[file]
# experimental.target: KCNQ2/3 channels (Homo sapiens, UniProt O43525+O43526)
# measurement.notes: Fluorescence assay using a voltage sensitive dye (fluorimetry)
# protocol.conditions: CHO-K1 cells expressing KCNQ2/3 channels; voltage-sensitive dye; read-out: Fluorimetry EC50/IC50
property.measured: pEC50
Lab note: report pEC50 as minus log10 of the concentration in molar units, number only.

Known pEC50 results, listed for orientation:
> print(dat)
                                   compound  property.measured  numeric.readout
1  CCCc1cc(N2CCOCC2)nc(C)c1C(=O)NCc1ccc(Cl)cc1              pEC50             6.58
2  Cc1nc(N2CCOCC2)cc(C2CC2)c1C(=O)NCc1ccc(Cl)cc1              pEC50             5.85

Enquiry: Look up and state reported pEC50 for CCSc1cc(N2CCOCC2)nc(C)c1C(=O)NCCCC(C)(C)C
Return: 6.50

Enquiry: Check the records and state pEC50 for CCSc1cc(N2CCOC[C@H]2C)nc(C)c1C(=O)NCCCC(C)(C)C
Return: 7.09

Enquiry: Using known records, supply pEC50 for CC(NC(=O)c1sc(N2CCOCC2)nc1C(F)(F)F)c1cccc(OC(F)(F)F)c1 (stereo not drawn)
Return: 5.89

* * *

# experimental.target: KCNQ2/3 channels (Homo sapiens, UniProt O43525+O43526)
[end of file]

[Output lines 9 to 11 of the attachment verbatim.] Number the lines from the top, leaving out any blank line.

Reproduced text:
1  CCCc1cc(N2CCOCC2)nc(C)c1C(=O)NCc1ccc(Cl)cc1              pEC50             6.58
2  Cc1nc(N2CCOCC2)cc(C2CC2)c1C(=O)NCc1ccc(Cl)cc1              pEC50             5.85

Enquiry: Look up and state reported pEC50 for CCSc1cc(N2CCOCC2)nc(C)c1C(=O)NCCCC(C)(C)C